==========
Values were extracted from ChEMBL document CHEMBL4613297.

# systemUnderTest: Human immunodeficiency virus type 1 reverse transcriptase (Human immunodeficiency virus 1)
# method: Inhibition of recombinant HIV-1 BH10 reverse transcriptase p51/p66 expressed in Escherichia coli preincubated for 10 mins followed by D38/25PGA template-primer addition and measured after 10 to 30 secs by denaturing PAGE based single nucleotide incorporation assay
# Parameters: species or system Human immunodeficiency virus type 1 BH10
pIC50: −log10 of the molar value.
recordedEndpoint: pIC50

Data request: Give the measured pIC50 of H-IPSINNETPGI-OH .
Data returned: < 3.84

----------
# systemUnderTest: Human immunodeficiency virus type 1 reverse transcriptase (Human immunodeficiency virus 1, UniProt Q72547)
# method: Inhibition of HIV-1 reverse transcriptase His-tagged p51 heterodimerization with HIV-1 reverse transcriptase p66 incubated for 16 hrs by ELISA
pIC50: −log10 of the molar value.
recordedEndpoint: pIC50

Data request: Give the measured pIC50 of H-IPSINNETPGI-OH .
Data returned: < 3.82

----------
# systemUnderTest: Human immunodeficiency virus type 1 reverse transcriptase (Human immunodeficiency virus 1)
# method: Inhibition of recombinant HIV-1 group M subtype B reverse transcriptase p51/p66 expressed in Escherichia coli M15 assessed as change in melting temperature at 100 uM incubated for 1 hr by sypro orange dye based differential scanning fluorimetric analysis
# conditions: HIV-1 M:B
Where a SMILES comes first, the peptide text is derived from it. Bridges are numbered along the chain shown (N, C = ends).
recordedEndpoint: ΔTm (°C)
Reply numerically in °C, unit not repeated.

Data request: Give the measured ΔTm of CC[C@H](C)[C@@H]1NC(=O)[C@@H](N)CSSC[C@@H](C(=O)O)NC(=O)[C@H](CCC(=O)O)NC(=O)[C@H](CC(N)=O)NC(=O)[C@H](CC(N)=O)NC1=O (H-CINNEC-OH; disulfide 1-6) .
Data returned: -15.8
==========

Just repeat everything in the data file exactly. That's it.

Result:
Values were extracted from ChEMBL document CHEMBL4613297.

# systemUnderTest: Human immunodeficiency virus type 1 reverse transcriptase (Human immunodeficiency virus 1)
# method: Inhibition of recombinant HIV-1 BH10 reverse transcriptase p51/p66 expressed in Escherichia coli preincubated for 10 mins followed by D38/25PGA template-primer addition and measured after 10 to 30 secs by denaturing PAGE based single nucleotide incorporation assay
# Parameters: species or system Human immunodeficiency virus type 1 BH10
pIC50: −log10 of the molar value.
recordedEndpoint: pIC50

Data request: Give the measured pIC50 of H-IPSINNETPGI-OH .
Data returned: < 3.84

----------
# systemUnderTest: Human immunodeficiency virus type 1 reverse transcriptase (Human immunodeficiency virus 1, UniProt Q72547)
# method: Inhibition of HIV-1 reverse transcriptase His-tagged p51 heterodimerization with HIV-1 reverse transcriptase p66 incubated for 16 hrs by ELISA
pIC50: −log10 of the molar value.
recordedEndpoint: pIC50

Data request: Give the measured pIC50 of H-IPSINNETPGI-OH .
Data returned: < 3.82

----------
# systemUnderTest: Human immunodeficiency virus type 1 reverse transcriptase (Human immunodeficiency virus 1)
# method: Inhibition of recombinant HIV-1 group M subtype B reverse transcriptase p51/p66 expressed in Escherichia coli M15 assessed as change in melting temperature at 100 uM incubated for 1 hr by sypro orange dye based differential scanning fluorimetric analysis
# conditions: HIV-1 M:B
Where a SMILES comes first, the peptide text is derived from it. Bridges are numbered along the chain shown (N, C = ends).
recordedEndpoint: ΔTm (°C)
Reply numerically in °C, unit not repeated.

Data request: Give the measured ΔTm of CC[C@H](C)[C@@H]1NC(=O)[C@@H](N)CSSC[C@@H](C(=O)O)NC(=O)[C@H](CCC(=O)O)NC(=O)[C@H](CC(N)=O)NC(=O)[C@H](CC(N)=O)NC1=O (H-CINNEC-OH; disulfide 1-6) .
Data returned: -15.8